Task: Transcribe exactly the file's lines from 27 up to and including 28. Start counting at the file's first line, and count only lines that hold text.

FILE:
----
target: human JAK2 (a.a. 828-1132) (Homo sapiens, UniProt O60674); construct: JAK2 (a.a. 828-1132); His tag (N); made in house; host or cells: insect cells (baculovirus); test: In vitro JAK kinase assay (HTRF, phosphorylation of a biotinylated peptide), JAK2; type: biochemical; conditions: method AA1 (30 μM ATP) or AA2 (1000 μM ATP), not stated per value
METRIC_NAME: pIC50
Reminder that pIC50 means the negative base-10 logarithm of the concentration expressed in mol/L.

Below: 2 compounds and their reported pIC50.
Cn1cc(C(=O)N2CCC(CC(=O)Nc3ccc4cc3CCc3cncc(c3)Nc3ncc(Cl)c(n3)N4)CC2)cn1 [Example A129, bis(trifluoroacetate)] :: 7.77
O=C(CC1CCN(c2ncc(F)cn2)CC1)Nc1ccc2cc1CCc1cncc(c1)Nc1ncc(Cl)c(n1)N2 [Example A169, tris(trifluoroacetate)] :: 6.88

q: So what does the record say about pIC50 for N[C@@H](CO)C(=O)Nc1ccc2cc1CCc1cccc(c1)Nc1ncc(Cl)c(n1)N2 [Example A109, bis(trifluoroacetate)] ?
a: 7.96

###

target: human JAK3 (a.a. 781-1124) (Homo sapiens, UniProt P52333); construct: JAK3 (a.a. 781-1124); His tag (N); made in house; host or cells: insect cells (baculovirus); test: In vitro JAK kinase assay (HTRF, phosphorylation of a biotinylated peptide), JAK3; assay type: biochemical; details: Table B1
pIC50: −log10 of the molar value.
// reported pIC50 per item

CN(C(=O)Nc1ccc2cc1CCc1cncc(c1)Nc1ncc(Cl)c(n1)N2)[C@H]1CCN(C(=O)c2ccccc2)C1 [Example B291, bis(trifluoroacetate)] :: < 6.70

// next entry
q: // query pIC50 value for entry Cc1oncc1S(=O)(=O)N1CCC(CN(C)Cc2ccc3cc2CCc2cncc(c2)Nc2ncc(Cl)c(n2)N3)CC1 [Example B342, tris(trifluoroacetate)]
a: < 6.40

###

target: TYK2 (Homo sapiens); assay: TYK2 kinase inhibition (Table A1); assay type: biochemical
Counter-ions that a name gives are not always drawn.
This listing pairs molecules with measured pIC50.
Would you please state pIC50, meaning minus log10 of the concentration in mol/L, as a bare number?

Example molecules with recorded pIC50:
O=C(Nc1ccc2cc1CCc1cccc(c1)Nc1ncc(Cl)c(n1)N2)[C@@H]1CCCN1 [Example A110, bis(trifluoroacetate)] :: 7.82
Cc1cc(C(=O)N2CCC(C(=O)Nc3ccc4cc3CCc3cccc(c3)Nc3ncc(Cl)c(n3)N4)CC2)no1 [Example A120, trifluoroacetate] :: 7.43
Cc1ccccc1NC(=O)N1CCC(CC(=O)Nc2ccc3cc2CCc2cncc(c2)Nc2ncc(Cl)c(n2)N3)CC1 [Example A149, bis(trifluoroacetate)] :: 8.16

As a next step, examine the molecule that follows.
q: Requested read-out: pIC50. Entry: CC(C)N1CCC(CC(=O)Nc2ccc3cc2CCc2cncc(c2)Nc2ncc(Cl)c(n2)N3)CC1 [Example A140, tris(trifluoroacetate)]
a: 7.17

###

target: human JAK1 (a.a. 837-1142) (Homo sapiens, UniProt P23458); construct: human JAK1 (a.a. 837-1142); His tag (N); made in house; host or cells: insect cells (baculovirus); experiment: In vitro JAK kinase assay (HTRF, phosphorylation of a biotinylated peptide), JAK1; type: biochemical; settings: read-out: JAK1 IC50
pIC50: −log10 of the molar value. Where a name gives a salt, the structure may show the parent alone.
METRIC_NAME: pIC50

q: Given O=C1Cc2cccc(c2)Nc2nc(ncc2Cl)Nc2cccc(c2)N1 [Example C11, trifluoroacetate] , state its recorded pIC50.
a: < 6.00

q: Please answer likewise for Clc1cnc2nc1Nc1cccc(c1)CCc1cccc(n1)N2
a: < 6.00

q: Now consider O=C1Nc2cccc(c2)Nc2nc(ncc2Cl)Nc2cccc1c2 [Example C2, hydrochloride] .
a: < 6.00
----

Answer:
q: Requested read-out: pIC50. Entry: CC(C)N1CCC(CC(=O)Nc2ccc3cc2CCc2cncc(c2)Nc2ncc(Cl)c(n2)N3)CC1 [Example A140, tris(trifluoroacetate)]
a: 7.17